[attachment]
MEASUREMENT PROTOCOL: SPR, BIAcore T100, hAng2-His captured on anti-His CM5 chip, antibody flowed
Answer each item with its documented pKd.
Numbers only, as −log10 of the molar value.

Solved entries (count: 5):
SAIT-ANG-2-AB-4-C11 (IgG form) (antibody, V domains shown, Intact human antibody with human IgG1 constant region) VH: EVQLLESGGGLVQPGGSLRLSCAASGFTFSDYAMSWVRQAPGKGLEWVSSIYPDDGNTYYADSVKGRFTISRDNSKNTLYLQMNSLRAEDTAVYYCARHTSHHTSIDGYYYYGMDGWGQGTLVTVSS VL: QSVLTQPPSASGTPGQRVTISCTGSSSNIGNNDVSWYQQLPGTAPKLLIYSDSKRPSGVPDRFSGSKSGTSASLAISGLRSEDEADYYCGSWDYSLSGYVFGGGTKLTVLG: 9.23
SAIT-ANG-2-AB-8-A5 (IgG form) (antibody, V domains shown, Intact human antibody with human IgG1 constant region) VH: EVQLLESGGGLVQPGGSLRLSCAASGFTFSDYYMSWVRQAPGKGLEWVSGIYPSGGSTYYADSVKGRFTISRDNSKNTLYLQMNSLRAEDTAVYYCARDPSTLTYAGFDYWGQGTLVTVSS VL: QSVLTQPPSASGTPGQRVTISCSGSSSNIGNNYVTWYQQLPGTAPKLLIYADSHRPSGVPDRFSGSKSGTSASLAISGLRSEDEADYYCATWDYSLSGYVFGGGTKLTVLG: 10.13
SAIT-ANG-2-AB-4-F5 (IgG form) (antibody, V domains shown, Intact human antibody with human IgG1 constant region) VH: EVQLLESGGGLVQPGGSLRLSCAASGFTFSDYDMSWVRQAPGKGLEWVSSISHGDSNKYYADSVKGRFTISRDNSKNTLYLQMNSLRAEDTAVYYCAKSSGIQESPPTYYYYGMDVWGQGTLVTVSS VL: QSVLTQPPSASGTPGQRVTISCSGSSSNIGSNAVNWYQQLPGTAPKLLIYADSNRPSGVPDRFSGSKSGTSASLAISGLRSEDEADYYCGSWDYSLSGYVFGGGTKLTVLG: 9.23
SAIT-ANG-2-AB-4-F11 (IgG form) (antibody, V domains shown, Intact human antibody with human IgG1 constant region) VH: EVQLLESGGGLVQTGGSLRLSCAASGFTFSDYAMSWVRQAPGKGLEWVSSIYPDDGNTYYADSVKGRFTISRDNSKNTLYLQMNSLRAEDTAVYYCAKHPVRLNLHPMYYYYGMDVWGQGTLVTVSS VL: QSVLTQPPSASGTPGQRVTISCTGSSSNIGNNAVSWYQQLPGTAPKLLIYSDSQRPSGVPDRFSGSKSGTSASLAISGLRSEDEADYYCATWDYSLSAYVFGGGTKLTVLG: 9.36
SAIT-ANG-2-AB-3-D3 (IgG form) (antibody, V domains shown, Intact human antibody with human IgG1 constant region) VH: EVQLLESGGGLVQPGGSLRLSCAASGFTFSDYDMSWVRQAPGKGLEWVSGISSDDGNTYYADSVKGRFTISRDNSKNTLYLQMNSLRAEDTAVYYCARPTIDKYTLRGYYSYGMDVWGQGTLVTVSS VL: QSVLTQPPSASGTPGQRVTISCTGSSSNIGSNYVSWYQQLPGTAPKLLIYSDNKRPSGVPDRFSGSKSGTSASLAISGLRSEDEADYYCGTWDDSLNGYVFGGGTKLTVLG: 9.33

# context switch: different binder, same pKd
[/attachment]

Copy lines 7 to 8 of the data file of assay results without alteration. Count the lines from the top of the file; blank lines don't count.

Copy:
SAIT-ANG-2-AB-4-F5 (IgG form) (antibody, V domains shown, Intact human antibody with human IgG1 constant region) VH: EVQLLESGGGLVQPGGSLRLSCAASGFTFSDYDMSWVRQAPGKGLEWVSSISHGDSNKYYADSVKGRFTISRDNSKNTLYLQMNSLRAEDTAVYYCAKSSGIQESPPTYYYYGMDVWGQGTLVTVSS VL: QSVLTQPPSASGTPGQRVTISCSGSSSNIGSNAVNWYQQLPGTAPKLLIYADSNRPSGVPDRFSGSKSGTSASLAISGLRSEDEADYYCGSWDYSLSGYVFGGGTKLTVLG: 9.23
SAIT-ANG-2-AB-4-F11 (IgG form) (antibody, V domains shown, Intact human antibody with human IgG1 constant region) VH: EVQLLESGGGLVQTGGSLRLSCAASGFTFSDYAMSWVRQAPGKGLEWVSSIYPDDGNTYYADSVKGRFTISRDNSKNTLYLQMNSLRAEDTAVYYCAKHPVRLNLHPMYYYYGMDVWGQGTLVTVSS VL: QSVLTQPPSASGTPGQRVTISCTGSSSNIGNNAVSWYQQLPGTAPKLLIYSDSQRPSGVPDRFSGSKSGTSASLAISGLRSEDEADYYCATWDYSLSAYVFGGGTKLTVLG: 9.36